Stem cells are unspecialised cells in the body which do not yet perform a particular function. They can renew themselves and have the ability to give rise to different types of cell, including nerve cells (motor neurones and the surrounding support cells).
Both the ALS/MND study (ALS is a type of motor neurone disease) and the MS study used stem cells found in bone marrow taken from the patient, and then given back to the same patient later on in the process. The MND study gave a new use to the bone marrow stem cells, whereas in the MS study ‘corrupt/damaged’ stem cells were replaced with a new healthier set.
Below we look at both trials in more detail and describe what they mean for people living with MND. Continue reading →
This year the Symposium session on clinical trials looked at three drugs and one therapy. Dr Brian Dickie has posted a separate blog on one of these drug treatments – Edaravone.
A summary of the results from the drugs and treatments discussed is below. More information on each of them in detail is later on in this blog.
Ibudilast: This drug was safe and well tolerated in those who were not using non-invasive ventilation. However, these are results from an early stage trial so more research is needed to establish possible long-term benefit.
Methylcobalamin (Vitamin B12 injections): If this treatment is given early (within 12 months of diagnosis) then it showed an effect at increasing survival in a small sub-group of those taking part in the trial. This effect was not seen when the treatment was given further on from diagnosis.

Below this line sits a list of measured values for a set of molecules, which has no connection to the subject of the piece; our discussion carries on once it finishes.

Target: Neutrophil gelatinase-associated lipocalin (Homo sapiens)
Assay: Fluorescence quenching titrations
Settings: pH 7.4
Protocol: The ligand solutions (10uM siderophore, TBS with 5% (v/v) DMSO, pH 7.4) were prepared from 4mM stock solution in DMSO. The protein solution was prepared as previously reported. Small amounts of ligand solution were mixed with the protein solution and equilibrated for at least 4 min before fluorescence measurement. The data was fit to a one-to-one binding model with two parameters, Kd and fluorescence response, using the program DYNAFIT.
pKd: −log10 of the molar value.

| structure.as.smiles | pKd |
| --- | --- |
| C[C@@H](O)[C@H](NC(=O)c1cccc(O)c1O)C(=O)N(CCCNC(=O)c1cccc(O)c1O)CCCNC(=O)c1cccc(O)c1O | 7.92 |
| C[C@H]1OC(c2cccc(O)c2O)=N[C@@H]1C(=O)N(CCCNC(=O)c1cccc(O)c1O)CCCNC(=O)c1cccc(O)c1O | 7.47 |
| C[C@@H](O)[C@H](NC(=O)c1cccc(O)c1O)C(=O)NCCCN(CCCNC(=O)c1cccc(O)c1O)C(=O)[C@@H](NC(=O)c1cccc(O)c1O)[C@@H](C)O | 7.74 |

Stem cell therapy: This small, early Phase 1/2 trial was testing the safety of bone-marrow derived stem cell injections into the spinal cord. The researchers found this treatment had no major side effects. Further studies are needed to evaluate the effectiveness and safety of this treatment over the long-term.
Bar a few bacteria usually found hitching a ride on our dental plaque and digestive system, every living cell in the human body needs oxygen. Some cells need more oxygen that others, dependent on much energy they need to produce to function. Neurones are particularly active cells (the brain uses a fifth of all the oxygen consumed by the human body) and motor neurons are amongst the most energy hungry of all.
Unfortunately, the process of producing cellular energy isn’t 100% efficient: a small but constant amount of waste products called free radicals (yep, those things that the beauty product industry bangs on about) can build up in the cells. If not kept in check, they can start to wreak havoc within the cell.
Our cells have quite effective ways of dealing with free radicals, but these ‘cellular defences’ become less and less efficient with age. As we age, our energy production processes lose efficiency, causing a ‘double-whammy’ of not only more free radicals being produced, but also less effective ways of dealing with them. When neurones are damaged, as happens with neurodegenerative diseases, then everything gets exacerbated even further, leading to a vicious cycle of events. Continue reading →